The new Red Guards: China’s angry student patriots
Half a century ago millions of Chairman Mao’s Red Guards gathered in rallies in Tiananmen Square to chant slogans and wave their red books of his quotations in a show of loyalty to the ideas of the “Great Helmsman”.
The 21st Century successors to the Red Guards are not a physical presence. After the chaos of the Cultural Revolution and the tragedy of the Beijing massacre in 1989, young people are not allowed to demonstrate in China.
But some now hound their enemies online. The underlying rage is reminiscent. The instinct for intimidation is the same. Despite all its strengths and all its engagement with the world, China is once again prey to political groupthink and fear.
The latest trigger is a speech by a Chinese student at an American campus. On 21 May, at an official event, Shuping Yang praised the fresh air and freedom of speech she had found at the University of Maryland.
The video clip of her speech quickly went viral and triggered an outpouring of anger from fellow Chinese students in the US and critics at home. Shuping Yang swiftly apologised, asked forgiveness and said she had no intention to belittle her country. But that was not enough to stop the flood of “I am proud of China” posts accusing her of lies and deception, or the online “human flesh searches” to dig up incriminating information about her and her family.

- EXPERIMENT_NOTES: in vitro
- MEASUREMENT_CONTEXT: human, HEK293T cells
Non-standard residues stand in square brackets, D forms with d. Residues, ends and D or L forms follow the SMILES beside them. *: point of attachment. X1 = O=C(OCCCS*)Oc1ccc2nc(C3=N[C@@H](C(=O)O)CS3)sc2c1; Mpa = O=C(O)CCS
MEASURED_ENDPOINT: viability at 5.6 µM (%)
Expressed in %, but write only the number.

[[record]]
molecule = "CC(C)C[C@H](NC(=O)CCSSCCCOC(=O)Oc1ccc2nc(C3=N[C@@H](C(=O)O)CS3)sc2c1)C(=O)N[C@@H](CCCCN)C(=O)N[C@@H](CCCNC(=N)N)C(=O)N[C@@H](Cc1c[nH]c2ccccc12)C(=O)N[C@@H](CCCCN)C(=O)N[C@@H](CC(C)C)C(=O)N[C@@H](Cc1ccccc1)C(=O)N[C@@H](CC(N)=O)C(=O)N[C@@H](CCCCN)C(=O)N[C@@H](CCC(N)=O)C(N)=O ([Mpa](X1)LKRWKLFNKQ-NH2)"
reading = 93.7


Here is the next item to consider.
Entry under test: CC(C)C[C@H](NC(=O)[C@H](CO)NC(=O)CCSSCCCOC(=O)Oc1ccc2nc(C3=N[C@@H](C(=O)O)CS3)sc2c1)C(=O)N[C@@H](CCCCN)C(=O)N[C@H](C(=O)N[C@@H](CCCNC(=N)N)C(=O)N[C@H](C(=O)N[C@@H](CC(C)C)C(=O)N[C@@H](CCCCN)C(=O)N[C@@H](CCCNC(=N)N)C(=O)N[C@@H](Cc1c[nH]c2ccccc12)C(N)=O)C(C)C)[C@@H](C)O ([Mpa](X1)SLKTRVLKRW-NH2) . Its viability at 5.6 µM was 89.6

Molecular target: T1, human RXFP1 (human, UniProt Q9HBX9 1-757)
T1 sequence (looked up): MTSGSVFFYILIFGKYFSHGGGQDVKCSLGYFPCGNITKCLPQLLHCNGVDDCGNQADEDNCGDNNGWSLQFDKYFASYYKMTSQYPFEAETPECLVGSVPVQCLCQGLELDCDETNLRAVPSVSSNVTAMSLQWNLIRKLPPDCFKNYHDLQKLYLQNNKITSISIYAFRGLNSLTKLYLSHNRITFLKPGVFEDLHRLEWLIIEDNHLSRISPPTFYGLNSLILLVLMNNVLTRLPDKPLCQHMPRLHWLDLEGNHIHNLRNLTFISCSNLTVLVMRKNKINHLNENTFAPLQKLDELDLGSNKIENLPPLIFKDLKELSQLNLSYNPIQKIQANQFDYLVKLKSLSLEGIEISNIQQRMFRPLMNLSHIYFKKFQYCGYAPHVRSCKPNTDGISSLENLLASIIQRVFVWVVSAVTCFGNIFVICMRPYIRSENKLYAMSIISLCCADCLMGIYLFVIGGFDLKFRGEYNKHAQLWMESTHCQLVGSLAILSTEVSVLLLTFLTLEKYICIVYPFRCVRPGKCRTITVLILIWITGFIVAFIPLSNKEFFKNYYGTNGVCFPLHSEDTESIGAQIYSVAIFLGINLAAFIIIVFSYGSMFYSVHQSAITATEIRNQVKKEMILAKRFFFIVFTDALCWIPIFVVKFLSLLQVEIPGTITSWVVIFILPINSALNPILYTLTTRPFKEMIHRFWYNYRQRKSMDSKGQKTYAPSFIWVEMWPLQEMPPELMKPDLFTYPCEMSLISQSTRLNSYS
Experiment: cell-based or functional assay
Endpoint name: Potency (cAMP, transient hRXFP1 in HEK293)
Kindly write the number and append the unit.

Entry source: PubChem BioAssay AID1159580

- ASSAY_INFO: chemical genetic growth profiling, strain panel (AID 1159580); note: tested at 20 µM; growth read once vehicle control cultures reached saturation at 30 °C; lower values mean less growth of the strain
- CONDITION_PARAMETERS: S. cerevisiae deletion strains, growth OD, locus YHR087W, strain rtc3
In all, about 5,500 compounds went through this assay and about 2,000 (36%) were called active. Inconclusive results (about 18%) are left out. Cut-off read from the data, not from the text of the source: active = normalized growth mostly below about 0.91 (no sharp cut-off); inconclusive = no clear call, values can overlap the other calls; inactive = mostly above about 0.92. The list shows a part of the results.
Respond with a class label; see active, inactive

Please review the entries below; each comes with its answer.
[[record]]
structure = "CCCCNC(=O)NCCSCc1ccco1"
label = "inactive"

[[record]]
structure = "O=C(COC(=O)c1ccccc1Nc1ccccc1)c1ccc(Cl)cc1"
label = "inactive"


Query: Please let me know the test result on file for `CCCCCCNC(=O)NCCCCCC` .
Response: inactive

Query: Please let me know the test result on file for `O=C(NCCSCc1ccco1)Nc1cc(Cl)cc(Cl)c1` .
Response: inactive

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Of course there are good reasons to be proud of China and every Chinese citizen is entitled to list them. In the past week alone, China has sent a submersible deep into the Mariana Trench and its world champion go player Ke Jie took on the AlphaGo AI computer programme and almost beat it. Every day ordinary Chinese people display the energy, talent and hard work of which their fellow citizens should be proud.